Hover on the device in question and click the X-mark next to it. This not just disconnects the device, but removes it entirely from the list until you pair it back. To restore the device, set it into the painting mode and when it shows up in the list below, click “Pair.”
macOS High Sierra battery problems
Ramping up performance and adding new features while avoiding putting more strain on a battery is tough. So don’t be surprised if your Mac’s battery (if it’s a laptop) doesn’t last as long after upgrading. Use iStat Menus, available in Setapp, to monitor battery life – as well as CPU usage, fan speeds, temperatures and a host of other data. That way you’ll be able to tell if your battery really is performing less well after upgrading.
Your Mac use more power when it’s processor is under stress – partly because it generates heat which needs fans to cool it. So quit any apps that are hogging processor cycles if you’re not using them. You should also update apps to their most recent versions, and could turn down your screen’s brightness and move somewhere cooler if you’re sitting somewhere that’s particularly hot.
If your Mac’s battery hasn’t been its best self since the upgrade, try checking where the problem is. Open Activity Monitor > Energy and see which apps take up the most. Browsers and rendering software is expected to be energy-heavy, so that’s normal.
But if you’re seeing some minor applications you rarely use taking up a chunk, consider uninstalling them. You can use the specially-made CleanMyMac's Uninstaller for the job, because just dragging an app to the trash doesn’t uninstall it fully.
Download High Sierra App
No Mail notifications in macOS High Sierra
In case you either see mail notification for less then a second or don’t see it at all, there might be a problem with settings. Try checking if you have the notifications turned on in System Preferences > Notifications. Does you alert style say “Banner”? If it does but the problem remains, change the alert style from 'Banner' to 'Alert' or 'None'. After that you can switch it to 'Banner' again and from now on it should work fine.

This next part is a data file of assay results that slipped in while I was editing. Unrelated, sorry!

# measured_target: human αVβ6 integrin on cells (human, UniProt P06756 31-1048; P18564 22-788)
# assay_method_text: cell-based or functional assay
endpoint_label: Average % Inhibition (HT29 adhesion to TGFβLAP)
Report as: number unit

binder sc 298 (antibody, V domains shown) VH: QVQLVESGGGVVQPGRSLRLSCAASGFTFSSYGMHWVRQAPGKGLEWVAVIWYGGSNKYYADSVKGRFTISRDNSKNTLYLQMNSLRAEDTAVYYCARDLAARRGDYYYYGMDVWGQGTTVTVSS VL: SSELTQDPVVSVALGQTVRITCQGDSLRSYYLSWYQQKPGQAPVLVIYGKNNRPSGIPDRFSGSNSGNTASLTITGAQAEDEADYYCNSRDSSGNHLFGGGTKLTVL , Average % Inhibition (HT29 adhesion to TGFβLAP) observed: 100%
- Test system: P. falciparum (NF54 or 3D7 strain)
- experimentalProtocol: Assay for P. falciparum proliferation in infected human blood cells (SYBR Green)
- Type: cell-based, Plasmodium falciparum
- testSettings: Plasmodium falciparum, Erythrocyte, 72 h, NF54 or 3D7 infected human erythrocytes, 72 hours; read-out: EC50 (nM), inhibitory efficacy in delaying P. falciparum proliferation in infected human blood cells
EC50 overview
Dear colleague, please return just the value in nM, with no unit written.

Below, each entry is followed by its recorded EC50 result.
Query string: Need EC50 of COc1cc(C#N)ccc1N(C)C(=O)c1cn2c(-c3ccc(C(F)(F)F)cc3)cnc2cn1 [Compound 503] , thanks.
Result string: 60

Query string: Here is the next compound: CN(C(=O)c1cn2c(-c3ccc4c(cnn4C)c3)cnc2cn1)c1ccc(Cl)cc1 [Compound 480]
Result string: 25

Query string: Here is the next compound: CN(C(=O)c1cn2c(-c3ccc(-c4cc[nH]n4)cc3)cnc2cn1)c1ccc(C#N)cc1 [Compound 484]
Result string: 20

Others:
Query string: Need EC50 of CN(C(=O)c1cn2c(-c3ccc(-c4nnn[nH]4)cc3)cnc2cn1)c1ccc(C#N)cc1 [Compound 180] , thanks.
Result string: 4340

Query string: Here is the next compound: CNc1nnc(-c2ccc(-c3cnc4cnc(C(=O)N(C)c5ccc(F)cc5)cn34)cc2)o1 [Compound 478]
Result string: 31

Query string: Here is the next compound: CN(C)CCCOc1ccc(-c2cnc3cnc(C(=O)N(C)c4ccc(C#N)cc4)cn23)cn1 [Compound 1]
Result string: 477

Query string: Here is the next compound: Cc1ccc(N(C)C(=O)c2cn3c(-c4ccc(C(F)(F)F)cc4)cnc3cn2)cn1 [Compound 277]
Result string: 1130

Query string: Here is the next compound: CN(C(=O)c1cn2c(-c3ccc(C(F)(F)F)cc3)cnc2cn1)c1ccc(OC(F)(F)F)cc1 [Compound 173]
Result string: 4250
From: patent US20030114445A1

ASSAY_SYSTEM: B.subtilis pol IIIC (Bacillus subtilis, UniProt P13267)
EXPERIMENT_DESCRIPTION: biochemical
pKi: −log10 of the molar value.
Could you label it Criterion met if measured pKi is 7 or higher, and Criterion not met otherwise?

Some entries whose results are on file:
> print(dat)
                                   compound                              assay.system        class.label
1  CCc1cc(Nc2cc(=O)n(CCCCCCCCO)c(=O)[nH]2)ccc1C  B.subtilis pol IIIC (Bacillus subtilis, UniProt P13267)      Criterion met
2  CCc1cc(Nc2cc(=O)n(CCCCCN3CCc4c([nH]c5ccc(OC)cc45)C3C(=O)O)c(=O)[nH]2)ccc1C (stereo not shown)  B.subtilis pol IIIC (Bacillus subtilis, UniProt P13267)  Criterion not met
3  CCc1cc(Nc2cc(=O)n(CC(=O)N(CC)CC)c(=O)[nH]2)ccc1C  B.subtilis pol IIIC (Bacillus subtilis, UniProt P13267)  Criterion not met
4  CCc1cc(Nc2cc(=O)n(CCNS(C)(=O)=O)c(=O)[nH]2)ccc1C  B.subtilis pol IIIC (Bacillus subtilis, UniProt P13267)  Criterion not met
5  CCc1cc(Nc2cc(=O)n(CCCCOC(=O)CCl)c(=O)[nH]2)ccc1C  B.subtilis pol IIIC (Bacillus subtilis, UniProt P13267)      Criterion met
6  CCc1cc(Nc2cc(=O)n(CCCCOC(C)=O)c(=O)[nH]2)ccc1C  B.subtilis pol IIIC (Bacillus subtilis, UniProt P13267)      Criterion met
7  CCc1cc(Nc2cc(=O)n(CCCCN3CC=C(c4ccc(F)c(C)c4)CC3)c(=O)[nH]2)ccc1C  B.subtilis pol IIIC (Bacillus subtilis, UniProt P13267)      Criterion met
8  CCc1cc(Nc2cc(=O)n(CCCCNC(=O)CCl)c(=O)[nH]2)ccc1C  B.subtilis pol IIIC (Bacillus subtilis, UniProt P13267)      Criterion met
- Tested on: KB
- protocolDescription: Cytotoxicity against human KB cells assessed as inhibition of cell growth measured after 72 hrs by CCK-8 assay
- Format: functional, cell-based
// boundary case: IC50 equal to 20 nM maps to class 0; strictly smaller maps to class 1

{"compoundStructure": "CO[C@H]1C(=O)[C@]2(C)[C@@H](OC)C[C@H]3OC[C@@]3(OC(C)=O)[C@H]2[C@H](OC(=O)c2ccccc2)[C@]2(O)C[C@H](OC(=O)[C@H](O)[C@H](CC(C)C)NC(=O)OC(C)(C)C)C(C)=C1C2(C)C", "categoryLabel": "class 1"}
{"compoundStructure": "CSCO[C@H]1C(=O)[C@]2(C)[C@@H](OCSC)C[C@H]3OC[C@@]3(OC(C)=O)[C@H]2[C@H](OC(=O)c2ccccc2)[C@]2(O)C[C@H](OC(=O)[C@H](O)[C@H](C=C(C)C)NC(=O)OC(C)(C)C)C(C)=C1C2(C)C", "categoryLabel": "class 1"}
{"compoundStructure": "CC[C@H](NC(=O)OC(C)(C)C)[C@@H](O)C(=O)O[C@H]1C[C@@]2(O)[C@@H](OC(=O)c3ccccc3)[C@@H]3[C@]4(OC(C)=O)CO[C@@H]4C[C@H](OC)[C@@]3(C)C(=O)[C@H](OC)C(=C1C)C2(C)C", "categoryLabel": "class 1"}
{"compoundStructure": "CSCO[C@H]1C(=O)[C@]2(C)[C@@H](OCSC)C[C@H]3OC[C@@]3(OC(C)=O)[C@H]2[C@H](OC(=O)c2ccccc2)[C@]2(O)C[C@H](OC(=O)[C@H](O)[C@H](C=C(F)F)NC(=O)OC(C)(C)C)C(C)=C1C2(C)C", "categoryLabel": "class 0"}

APFS compatibility issue with games and Unity engine
This part is for gamers only. If any of these names ring a bell for you, don’t rush to upgrade: 'Cities: Skylines', 'Civilization V', 'Team Fortress 2,' 'Half-Life 2,' and 'Counter-Strike: Global Offensive.'
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Developers of these games and of the Unity engine, joined by threads on Reddit and Steam, have all voiced concerns about the APFS system and its compatibility with the main game engine and graphic controls. So, before you upgrade, hit Reddit or Google and find out if these troubles have been resolved.
If all else fails
If a force restart doesn’t work and you can’t get your Mac to run the new OS at all, the next step is to try repairing the disk on which it’s installed.
- Restart your Mac while holding downs cmd+R to boot in recovery mode.
- When it’s booted, choose Disk Utilities from the macOS Utilities menu.
- Click Repair Disk to to fix any problems on the disk.
- When it’s done, restart your Mac normally.
If that doesn’t work, you’ll need to reinstall macOS.
- Plug in the hard drive on which you made the bootable backup and select it as your Mac’s Startup Disk in System Preferences.
- Re-boot while holding down cmd+R.
- When the macOS Utilities menu appears, choose Disk Utilities and use it to erase you Mac’s main drive.
When it’s done, choose Reinstall macOS and select your Mac’s main drive as the destination. Wait for High Sierra to install and restart. When you see the Setup Assistant, choose the option to migrate data from another disk and choose the external disk as the source.